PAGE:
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Boots as you head into your 50s

Moonrocket

Ski Diva Extraordinaire
So I’m thinking of getting new boots this year and I’m 46. I have watched almost all of my female friends stop skiing hard stuff somewhere between 45 and 50.
I’m wondering if I should go to a less stiff boot or make other adjustments as I realize that I really am not 20 anymore.

I still ski double blacks and trees but have noticed I’m just a tad more cautious than I was two years ago.

So- I’m curious what other hard charging women have found as they approached 50 and what helped you.

Thank you!
 

Moonrocket

Ski Diva Extraordinaire
So I have Dalbellos Kyra 95s and they are feeling a little stiff for me. I used my less stiff AT boots last season as my kid has decided she loves my Dalbellos (she’s 11 and has the same size feet and is basically my height - so has been shopping all my clothes and shoes). So I’m thinking of letting her have them this season and get something a bit less stiff- is that wussing out? She does rock the boots and her feet size seems to have stabilized for one year.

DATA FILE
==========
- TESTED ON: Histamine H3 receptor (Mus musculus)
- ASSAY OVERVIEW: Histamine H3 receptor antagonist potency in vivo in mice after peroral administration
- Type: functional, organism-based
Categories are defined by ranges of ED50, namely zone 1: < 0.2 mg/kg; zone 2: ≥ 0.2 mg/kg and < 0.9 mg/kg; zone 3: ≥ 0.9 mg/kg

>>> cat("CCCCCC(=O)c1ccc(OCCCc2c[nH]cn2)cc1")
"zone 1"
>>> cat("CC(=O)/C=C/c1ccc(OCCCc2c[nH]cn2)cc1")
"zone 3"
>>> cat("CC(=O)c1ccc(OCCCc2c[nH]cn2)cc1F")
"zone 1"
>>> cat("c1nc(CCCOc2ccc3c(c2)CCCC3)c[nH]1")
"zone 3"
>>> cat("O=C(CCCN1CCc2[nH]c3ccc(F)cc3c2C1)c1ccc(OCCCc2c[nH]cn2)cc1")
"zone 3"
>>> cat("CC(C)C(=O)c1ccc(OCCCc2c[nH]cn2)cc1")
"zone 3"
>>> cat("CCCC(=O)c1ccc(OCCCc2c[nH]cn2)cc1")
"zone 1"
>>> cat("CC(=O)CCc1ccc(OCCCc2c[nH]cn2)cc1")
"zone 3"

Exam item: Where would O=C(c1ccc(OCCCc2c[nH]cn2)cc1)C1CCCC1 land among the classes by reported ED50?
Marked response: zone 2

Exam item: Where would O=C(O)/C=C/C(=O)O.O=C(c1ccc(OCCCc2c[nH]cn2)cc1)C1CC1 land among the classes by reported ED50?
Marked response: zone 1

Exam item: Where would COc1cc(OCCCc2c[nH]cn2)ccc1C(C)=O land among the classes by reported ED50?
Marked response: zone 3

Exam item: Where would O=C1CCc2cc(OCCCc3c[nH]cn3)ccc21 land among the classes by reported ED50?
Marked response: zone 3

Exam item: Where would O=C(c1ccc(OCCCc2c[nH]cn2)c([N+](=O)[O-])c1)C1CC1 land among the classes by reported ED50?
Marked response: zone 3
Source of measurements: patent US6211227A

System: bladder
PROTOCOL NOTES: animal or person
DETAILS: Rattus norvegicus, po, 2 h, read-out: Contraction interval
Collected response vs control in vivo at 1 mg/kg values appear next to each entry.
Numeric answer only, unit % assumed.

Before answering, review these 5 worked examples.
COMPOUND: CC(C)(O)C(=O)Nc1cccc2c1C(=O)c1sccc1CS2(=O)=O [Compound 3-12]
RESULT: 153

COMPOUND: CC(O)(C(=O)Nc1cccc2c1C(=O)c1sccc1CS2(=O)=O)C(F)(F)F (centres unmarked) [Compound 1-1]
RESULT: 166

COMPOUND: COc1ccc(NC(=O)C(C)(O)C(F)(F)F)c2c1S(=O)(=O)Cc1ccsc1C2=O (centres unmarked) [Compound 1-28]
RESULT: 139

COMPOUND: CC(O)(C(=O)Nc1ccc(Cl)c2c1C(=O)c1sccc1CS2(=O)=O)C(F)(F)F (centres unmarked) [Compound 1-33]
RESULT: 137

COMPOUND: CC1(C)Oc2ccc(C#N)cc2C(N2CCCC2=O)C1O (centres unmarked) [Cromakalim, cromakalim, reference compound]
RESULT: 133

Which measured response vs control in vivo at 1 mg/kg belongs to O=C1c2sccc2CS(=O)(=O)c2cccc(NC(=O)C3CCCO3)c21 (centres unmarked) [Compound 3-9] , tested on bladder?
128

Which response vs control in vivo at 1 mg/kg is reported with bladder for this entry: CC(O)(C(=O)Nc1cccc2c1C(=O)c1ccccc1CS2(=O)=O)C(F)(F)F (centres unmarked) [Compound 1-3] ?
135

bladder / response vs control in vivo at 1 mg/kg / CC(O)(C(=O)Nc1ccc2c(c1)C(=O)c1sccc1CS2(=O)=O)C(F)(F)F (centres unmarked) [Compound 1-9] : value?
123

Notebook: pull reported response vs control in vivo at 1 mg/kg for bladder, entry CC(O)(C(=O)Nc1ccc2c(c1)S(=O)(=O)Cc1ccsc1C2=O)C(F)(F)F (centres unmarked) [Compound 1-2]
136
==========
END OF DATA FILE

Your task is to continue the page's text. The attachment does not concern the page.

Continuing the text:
Little Lightning

Ski Diva Extraordinaire
I went from the Head Dream (not sure of flex) to the Kyra 85 then to the Tecnica Mach1 85 for better fit. I was convinced that because of my small size and an injury I needed an 85 flex. As my injury healed and I rebuilt my strength I began noticing that while the softer flex was OK on more technical terrain it seemed like I had no support on cruisers or hard pack. I felt like I was holding myself up.

Two years ago I got the Tecnica Mach 1 95 and it made a huge difference in my skiing. Bumping up to the next level meant better materials used in the boot so better fit. Also, I had better control over the skis. Due to Covid I didn't ski last year so it will be interesting to see if I still feel the same about the boots.

BTW, I'm 70+ so I don't believe age has much to do with how stiff your boot is.
 

AJM

Ski Diva Extraordinaire
I went from the Head Dream (not sure of flex) to the Kyra 85 then to the Tecnica Mach1 85 for better fit. I was convinced that because of my small size and an injury I needed an 85 flex. As my injury healed and I rebuilt my strength I began noticing that while the softer flex was OK on more technical terrain it seemed like I had no support on cruisers or hard pack. I felt like I was holding myself up.